RADIATION DAMAGE IN BIOMOLECULAR SYSTEMS 14.03.2003
COST Programme RADAM - Action P9 (2003-2007)
The COST Action RADAM was established by the COST Physics Committee as its ninth Action Programme (P9) in 2002. Funded for 4 years it has been ratified by 14 European countries and was formally launched in November 2003. Its main objective is to obtain a detailed understanding of the fundamental interaction processes initiated by the deposition of various types of radiation in biological material
Objectives and Benefits
The main objective of this COST Action is to obtain a detailed understanding of the fundamental interaction processes for different types of incident radiation that occur from the initial deposition of radiative energy to the formation of radiation damage in biological material
. This will be achieved by combining the wide range of complementary experimental and theoretical expertise available within the affiliated groups. A few selected prototypical bio-molecules will be used as relatively simple model systems in order to achieve the highest level of coherence in this joint venture. The information, expertise and new theoretical insights that will be obtained will then be applied to the study of more complex systems such as composite mixed clusters containing bio-molecules or e.g. plasmid DNA.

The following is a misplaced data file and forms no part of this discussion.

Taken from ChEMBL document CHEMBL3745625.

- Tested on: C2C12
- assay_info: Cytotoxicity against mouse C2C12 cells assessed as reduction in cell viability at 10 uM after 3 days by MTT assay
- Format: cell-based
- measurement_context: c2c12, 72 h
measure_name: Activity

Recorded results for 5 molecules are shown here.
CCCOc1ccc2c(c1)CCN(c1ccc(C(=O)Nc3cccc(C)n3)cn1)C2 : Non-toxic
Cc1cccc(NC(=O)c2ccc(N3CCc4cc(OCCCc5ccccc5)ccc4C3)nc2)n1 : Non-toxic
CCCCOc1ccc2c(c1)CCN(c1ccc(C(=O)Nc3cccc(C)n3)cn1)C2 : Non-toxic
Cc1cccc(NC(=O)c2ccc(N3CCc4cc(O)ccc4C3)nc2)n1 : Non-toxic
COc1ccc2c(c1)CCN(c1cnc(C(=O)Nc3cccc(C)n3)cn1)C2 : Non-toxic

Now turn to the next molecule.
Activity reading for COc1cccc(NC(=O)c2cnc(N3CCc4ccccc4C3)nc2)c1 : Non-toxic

The elucidation of fundamental energy transfer and coupling mechanisms, ionisation, charge transport and reaction behaviour that will be determined in this Action will in turn be used to develop models of the track structures in irradiated media. Such models can be used to determine a more reliable quantification of human epidemiological experience when humans are subject to low radiation doses in homes (e.g. local radon levels), in the workplace, in diagnostic medicine, or in transport (as caused e.g. by natural background radiation, primary and secondary cosmic rays in airplanes) or even by mobile phone use where currently there are no reliable experimental or epidemiological data available.